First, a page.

Students to take a new GRE exam

The Educational Testing Service’s Graduate Record Examination will now be four hours long, and there will be changes in each section to increase the accuracy of percentile rankings. The changes will affect anyone who takes the test after Aug. 1.

The current test, which is three hours long, will be changed to a four hour long test to assess one’s endurance and stamina. The types of questions on the verbal and quantitative sections have changed.

Lee Weiss, director of graduate programs for Kaplan Test Prep, said the new test corrects many flaws with the current version.

Weiss said the biggest reason for the changes is an issue with the scoring scale. Currently, a perfect score on the math section only puts a student in the 94th percentile, while a 730 out of 800 on the verbal section puts a student in the 99th percentile.

Weiss said students should sign up for the GRE soon if they wish to take the current version before the test changes.

“This is the only time in the history of the test where you have an option between which version you want to take, so we want to make sure students know about that,” Weiss said. “If they want to take the current test, time is running out to do so.”

The verbal section will include in-context vocabulary questions to test reasoning as opposed to questions on analogies and antonyms. The quantitative section will include less geometry, but more data analysis and a short answer section.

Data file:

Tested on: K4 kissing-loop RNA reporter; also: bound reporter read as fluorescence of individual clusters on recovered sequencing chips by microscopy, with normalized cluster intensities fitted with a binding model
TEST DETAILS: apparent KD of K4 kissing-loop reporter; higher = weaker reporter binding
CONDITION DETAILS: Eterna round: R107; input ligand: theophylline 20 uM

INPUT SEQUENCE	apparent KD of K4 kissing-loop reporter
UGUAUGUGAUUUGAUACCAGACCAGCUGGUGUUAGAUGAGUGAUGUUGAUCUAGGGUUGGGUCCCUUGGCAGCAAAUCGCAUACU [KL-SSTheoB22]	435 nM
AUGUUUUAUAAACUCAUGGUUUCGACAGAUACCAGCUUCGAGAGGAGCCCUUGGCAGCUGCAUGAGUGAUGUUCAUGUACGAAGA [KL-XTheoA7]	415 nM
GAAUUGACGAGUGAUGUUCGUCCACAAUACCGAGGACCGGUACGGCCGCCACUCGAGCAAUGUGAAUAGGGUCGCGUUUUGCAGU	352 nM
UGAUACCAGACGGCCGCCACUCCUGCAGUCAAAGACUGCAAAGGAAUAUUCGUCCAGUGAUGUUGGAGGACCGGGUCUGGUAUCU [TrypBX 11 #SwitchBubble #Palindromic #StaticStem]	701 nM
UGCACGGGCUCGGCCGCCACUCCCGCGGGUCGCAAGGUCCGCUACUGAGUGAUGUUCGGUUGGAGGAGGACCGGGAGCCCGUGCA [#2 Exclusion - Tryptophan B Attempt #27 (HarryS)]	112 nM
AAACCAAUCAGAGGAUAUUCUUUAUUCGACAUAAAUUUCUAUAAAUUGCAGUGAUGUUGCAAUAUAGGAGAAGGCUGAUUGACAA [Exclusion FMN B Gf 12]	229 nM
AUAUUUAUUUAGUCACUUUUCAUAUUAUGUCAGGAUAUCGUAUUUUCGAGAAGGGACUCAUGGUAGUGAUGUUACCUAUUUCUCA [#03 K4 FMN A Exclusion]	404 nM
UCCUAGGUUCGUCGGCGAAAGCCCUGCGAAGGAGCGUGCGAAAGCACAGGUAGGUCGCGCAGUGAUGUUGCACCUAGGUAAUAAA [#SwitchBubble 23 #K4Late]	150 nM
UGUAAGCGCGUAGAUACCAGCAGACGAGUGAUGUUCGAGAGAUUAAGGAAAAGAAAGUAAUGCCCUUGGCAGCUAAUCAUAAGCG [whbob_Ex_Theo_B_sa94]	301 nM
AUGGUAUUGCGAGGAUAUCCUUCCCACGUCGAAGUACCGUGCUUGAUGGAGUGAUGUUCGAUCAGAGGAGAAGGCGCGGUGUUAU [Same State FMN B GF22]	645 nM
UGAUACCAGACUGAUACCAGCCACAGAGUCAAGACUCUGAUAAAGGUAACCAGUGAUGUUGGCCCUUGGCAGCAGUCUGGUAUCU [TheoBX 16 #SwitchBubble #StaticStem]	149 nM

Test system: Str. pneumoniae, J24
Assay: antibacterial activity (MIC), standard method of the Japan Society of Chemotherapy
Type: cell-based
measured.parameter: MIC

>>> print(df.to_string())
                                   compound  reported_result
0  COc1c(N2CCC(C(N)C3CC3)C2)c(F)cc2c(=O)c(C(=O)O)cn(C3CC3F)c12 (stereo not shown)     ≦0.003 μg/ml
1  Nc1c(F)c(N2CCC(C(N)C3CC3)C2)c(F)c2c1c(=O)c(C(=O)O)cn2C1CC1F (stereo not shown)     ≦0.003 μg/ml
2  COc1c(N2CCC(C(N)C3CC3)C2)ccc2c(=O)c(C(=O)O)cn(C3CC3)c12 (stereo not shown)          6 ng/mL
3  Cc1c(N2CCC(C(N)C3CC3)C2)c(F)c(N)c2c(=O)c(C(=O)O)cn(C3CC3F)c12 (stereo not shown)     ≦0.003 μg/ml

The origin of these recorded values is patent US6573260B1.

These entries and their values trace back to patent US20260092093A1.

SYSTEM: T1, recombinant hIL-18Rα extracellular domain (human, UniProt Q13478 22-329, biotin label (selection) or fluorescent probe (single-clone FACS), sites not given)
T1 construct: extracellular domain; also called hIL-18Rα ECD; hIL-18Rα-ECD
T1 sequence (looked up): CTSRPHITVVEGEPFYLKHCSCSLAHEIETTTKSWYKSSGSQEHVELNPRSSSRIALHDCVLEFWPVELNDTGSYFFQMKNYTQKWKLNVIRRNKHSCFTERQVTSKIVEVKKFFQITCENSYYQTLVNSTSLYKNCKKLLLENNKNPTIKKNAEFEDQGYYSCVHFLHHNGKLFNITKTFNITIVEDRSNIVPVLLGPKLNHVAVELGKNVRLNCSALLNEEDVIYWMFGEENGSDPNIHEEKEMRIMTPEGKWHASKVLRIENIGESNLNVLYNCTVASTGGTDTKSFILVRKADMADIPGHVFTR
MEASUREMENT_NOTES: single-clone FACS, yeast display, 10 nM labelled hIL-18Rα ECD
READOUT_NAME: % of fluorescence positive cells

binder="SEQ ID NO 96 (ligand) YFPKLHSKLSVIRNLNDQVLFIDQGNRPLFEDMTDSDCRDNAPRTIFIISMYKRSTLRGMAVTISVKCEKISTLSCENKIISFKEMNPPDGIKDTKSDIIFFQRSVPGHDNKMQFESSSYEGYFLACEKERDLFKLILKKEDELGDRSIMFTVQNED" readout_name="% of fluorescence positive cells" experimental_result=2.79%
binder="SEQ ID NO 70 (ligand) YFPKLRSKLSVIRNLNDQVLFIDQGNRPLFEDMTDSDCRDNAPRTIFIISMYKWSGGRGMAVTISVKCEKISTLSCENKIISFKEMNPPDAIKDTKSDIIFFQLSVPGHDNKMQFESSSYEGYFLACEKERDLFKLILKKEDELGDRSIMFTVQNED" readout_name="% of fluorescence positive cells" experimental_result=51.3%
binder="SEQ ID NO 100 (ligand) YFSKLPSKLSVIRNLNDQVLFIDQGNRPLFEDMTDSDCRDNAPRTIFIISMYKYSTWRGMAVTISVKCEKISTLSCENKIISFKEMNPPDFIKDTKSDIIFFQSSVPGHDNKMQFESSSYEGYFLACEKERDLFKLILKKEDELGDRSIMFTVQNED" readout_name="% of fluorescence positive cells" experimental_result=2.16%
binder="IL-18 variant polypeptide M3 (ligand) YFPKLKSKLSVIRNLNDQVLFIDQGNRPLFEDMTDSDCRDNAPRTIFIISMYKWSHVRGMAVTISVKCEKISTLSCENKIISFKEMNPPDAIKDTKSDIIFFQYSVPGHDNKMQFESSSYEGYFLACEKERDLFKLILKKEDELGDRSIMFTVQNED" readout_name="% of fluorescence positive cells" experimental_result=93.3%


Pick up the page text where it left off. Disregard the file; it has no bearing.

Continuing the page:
Students will also be allowed to skip questions and return to them later on during the test. Cara Murayama, a senior majoring in public policy, planning and management who took the GREs in November 2010, said she wished she had this option.

“Sometimes I would just guess because I would think I didn’t have enough time,” Murayama said.  “You never know if the next ones were going to be harder and if I needed to spend more time on them.”

Currently, the test is set on a 200- to 800-point scoring scale in 10-point increments. The revised test will be on a 130- to 170-point scale in one-point increments.

According to Shayna Kessel, a pre-graduate school adviser at the USC Office of College Advising, graduate schools are relying on test scores for admission more than ever.

“It concerns me that the days of being able to seriously consider and admit the total student seem to be coming to an end in many programs,” Kessel wrote in an e-mail. “I’m also concerned that genuinely talented, qualified students will find themselves essentially locked out of good graduate programs if they can’t manage to do very well on the GRE.”

Robert Rueda, a professor at the Rossier School of Education, said he does not think standardized tests evaluate everyone fairly.

“We get some people whose first language isn’t English that are otherwise competent students, and they tend not to do as well on standardized tests,” Rueda said. “In general, it’s just not predictive.”

Instead, Rueda said he would be in favor of tests that evaluate writing ability like reacting to research articles.

According to Weiss, many schools do not yet have a transition plan for comparing scores of the new test to the old one. When the new test scores are released in November 2011, ETS will provide a concordance table to compare the scores between both versions.

There will be a free version of the current GRE offered online at today at 4 p.m. Anyone who takes this will be e-mailed links to practice for the new GRE.